[E. F. Schumacher]
A Guide for the Perplexed, p.145-6

The 'inner world' […] is the world of freedom; the outer world […] the world of necessity. All our serious problems of living are suspended, as it were, between these two poles of freedom and necessity. They are divergent problems, not for solving.

Our anxiety to solve problems stems from our total lack of self-knowledge, which has created the kind of existential anguish of which Kierkegaard is one of the early and most impressive exponents. The anxiety to solve problems has led to a virtually total concentration of intellectual effort on the study of convergent problems. Great pride is being taken in this voluntary limitation of the limitless Intellect and its confinement to ‘the art of the soluble'.

'Good scientists,' says Peter B. Medawar, 'study the most important problems they think they can solve. It is, after all, their professional business to solve problems, not merely to grapple with them’. This is fair enough; it clearly demonstrates, at the same time, that ‘good scientists’ in this sense can deal only with the dead aspect of the Universe.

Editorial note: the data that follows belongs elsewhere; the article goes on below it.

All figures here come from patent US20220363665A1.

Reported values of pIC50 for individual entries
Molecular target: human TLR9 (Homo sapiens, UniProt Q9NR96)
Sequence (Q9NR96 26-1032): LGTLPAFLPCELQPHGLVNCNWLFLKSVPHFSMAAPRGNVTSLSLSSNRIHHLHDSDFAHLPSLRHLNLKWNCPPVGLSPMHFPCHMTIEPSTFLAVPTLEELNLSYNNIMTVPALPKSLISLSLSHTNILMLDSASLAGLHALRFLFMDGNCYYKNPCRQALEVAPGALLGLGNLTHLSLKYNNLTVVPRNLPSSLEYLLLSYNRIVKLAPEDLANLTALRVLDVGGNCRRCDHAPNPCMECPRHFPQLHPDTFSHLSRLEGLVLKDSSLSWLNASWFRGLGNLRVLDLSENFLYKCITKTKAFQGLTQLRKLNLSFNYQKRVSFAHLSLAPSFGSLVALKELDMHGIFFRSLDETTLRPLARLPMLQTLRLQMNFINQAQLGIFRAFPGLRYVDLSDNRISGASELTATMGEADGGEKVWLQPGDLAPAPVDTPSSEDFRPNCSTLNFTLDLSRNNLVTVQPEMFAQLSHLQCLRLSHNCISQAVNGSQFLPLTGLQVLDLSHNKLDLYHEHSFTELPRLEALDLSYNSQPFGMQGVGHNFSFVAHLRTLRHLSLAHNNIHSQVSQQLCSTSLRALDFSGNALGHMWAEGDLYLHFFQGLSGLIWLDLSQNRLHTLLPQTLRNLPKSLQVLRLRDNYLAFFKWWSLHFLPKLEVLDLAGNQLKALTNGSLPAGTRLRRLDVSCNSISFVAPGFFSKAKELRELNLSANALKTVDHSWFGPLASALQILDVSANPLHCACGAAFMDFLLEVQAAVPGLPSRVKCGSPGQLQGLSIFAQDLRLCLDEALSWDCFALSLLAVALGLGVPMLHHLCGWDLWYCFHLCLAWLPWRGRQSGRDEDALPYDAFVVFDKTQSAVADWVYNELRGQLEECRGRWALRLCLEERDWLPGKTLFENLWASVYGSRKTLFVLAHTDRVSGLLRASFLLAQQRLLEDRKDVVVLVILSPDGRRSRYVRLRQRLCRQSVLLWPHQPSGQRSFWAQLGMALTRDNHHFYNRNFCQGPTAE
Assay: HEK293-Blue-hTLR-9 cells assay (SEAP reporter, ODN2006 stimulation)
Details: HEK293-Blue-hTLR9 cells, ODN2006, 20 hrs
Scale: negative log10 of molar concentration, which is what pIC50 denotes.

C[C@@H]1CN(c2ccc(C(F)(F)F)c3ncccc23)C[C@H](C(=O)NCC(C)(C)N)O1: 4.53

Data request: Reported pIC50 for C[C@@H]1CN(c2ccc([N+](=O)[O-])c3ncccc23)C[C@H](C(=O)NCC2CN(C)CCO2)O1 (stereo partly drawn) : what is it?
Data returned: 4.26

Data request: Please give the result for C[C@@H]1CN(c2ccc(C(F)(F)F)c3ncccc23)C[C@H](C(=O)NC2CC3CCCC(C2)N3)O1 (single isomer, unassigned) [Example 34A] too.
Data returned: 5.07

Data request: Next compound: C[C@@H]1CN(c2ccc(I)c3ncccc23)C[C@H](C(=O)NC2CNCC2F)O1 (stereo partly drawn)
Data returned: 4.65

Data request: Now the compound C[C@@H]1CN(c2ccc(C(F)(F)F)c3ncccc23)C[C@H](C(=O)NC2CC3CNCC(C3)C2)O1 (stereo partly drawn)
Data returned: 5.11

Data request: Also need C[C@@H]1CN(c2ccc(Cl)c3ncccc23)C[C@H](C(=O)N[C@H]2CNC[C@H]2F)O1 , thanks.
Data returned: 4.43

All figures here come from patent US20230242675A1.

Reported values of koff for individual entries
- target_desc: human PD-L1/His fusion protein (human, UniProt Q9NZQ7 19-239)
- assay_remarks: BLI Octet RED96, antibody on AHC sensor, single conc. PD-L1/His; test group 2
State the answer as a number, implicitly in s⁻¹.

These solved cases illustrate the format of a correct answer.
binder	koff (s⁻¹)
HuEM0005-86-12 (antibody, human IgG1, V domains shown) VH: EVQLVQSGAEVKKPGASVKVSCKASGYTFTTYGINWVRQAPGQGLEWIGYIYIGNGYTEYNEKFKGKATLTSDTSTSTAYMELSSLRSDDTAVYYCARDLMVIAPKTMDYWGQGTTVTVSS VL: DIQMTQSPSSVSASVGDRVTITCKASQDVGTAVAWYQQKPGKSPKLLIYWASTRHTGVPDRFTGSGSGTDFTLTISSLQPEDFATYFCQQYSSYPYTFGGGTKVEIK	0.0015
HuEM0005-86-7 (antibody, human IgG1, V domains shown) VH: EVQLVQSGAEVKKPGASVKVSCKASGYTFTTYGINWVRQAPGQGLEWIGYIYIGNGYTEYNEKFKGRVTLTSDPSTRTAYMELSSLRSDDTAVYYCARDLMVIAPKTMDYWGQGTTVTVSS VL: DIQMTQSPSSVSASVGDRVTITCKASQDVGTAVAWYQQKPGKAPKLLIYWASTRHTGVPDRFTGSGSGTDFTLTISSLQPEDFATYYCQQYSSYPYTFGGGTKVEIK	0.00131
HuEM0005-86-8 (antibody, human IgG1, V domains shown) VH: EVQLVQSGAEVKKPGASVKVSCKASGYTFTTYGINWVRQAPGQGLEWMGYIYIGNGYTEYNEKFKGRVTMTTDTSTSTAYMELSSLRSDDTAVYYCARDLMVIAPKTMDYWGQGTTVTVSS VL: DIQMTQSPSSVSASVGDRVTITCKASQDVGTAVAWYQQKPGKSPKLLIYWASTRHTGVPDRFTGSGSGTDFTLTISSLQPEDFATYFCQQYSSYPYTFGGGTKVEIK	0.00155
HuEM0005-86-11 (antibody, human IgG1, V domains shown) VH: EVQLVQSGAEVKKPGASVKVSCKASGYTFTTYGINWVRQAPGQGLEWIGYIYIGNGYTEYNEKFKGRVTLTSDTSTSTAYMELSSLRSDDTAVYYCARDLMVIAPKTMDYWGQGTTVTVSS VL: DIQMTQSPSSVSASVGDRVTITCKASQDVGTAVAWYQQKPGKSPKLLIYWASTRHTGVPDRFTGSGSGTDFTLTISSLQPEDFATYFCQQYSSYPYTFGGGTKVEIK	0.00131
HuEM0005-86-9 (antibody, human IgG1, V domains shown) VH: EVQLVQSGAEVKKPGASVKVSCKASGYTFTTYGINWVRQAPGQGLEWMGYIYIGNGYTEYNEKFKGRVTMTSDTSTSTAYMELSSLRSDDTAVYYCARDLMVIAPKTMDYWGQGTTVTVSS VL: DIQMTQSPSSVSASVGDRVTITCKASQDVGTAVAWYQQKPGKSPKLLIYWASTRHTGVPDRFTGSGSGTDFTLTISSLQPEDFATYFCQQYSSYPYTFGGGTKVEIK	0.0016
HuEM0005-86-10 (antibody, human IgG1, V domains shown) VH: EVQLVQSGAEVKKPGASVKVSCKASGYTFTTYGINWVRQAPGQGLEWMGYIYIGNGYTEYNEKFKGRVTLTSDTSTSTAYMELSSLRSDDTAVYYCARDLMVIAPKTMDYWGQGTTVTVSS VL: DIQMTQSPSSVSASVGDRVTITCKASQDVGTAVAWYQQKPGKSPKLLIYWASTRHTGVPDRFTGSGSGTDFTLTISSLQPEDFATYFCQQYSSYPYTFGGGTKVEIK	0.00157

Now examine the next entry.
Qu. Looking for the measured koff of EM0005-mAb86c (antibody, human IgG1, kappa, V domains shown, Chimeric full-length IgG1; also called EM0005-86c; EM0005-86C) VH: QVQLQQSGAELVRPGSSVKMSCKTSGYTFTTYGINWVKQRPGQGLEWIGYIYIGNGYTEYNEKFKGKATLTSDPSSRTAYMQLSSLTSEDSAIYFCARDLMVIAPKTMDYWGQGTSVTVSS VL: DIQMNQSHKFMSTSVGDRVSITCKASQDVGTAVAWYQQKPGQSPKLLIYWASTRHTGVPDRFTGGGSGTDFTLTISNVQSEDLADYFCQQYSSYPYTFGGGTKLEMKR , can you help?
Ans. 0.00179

The real problems of life have to be grappled with. To repeat a quotation from Thomas Aquinas, ‘The slenderest knowledge that may be obtained of the highest things is more desirable than the most certain knowledge obtained of lesser things'; and ‘grappling’ with the help of slender knowledge is the real stuff of life, whereas solving problems - which, to be soluble, must be convergent - with the help of ‘the most certain knowledge obtained of lesser things' is merely one of many useful and perfectly honourable human activities designed to save labour.

While the logical mind abhors divergent problems and tries to run away from them, the higher faculties of man accept the challenges of life as they are offered, without complaint, knowing that when things are most contradictory, absurd, difficult and frustrating, then - just then - life really makes sense: as a mechanism provoking and almost forcing us to develop towards higher Levels of Being.

[E. F. Schumacher]
A Guide for the Perplexed, p.154-5